Humans are naturally omnivorous, with front teeth that can tear meat along with molars to pulverize plant foods. Our long digestive tracts efficiently process meats, fruits, vegetables and grains. Because humans can and do eat all sorts of food, a decision to dine upon plants in lieu of animal flesh is more about ethics, ecology and philosophy than pure science.
That’s what biologists say. Take a minute to ask someone who enjoys a balanced, plant-based diet how they feel, and chances are good they’ll mention a marked improvement in many aspects of their life. Vegetarians and vegans who get their nutrition from non-meat sources report myriad benefits that include weight management, increased energy, lower grocery bills, a smaller carbon footprint and an overall sense of lightness and well-being. Great bennies, to be sure, but that’s not all you can expect from a plant based diet.
Improve heart health
Several studies conclude that people who focus their feasting on vegetables, grains, beans, legumes and fresh fruit may reduce their risk of heart attack. Dr. Dean Ornish, Dr. Caldwell Esselstyn and other respected researchers affirm a plant-based diet’s efficacy at arresting and even reversing cardiac disease.
Feel full with far fewer calories
A typical American fast food meal of a burger, fries and cola drink weighs in at a whopping 1,140 calories, most of which come from unhealthful fats and white flour. For roughly the same caloric intake, a plant eater can consume eight cups of mixed salad with creamy hummus dressing, two apples, two bananas and two cups of yummy blueberries.
Reduce cancer risk
The American Cancer Society recommends reducing or eliminating consumption of beef, lamb and pork products for optimal human health. The official ACS website, Cancer.org, refers to studies that prove a link between a mostly- or all-plant diet and significantly reduced instances of colon cancer, heart disease, diabetes, obesity and high blood pressure.
Better for you, better for the planet
The United Nations Food and Agriculture Organization (FAO) determined that growing and preparing a single hamburger patty produces as much greenhouse gas as driving a 3,000 pound SUV a distance of ten miles, according to Scientific American magazine. Acres devoted to agriculture produce significantly more food than the same amount of land used to graze livestock.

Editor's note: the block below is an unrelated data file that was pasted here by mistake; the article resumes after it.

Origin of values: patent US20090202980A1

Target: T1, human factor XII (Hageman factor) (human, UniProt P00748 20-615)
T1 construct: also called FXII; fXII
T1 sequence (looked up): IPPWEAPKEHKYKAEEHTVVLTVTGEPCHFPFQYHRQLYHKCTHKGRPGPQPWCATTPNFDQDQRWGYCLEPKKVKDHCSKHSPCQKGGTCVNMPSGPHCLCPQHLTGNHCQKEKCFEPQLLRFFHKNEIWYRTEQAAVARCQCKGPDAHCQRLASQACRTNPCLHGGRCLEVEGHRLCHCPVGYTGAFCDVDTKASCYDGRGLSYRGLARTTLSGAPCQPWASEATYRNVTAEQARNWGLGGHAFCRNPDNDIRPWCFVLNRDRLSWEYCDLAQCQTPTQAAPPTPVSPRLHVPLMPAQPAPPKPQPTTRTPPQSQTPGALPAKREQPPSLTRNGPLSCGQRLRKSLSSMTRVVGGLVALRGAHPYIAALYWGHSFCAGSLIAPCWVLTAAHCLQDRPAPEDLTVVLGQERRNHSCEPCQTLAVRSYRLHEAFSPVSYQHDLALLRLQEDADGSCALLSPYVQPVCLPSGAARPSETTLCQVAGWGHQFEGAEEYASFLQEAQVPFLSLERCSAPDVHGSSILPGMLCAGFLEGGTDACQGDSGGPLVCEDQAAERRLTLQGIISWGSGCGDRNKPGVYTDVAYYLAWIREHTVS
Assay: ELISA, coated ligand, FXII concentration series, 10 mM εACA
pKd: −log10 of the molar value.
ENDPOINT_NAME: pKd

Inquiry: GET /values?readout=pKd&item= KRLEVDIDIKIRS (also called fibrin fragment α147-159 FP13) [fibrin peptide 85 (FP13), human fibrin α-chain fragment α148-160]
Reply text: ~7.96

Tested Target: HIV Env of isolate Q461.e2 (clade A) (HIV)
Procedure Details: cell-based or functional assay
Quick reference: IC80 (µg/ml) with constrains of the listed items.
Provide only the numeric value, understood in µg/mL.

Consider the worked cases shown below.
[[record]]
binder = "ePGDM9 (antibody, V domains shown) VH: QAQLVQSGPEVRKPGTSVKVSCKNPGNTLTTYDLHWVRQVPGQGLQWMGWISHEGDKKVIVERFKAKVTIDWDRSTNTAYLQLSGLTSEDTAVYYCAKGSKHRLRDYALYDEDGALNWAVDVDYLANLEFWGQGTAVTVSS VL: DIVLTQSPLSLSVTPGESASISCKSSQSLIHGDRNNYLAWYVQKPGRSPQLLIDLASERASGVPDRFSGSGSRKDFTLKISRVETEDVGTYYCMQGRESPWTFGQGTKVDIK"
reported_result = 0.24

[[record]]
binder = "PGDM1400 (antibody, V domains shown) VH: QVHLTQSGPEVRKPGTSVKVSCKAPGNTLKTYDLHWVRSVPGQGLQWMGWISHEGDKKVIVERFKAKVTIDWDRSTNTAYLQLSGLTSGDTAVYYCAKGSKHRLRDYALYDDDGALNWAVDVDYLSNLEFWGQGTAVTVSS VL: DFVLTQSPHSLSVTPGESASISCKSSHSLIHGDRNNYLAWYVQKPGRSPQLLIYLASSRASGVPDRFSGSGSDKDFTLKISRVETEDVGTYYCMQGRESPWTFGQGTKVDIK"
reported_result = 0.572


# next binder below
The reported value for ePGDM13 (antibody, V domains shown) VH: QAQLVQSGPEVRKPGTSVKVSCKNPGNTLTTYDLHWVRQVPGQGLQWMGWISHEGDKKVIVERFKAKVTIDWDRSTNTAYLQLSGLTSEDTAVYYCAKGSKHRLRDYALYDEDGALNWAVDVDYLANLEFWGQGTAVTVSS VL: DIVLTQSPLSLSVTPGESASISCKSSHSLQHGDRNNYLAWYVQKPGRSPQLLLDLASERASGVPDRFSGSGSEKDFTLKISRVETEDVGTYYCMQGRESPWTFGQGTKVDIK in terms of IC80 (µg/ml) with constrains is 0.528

Spend less on groceries
Americans are fooled into believing that cheap fast food is more economical than a vegetarian diet. Actually, this is not the case at all. According to registered dietician Carole Bartollo in Huffington Post, a family of four can buy a meal at McDonald’s for around $24. That’s one medium burger, an order of chicken nuggets, two Big Macs, four medium orders of French fries and four small drinks. For less than half that price, four people can share a big pot of tasty lentil soup, a mixed veggie salad, sparkling water and several pieces of fresh fruit for dessert.
Lose weight easily
Most plant foods offer far more bulk than calories. Lessen or even eliminate your daily intake of meat and cheese, limit intake of nut and plant oils, and you will probably lose weight without a whole lot of effort.
Everyone’s got to eat. Food provides energy in the form of calories, and it does make a difference where those calories come from. “Empty” calories may offer a temporary boost of short-term energy, but offer nothing in the way of nutrition. To achieve and maintain optimum health, humans should consume whole, minimally processed foods along with ample amounts of fresh, clean water.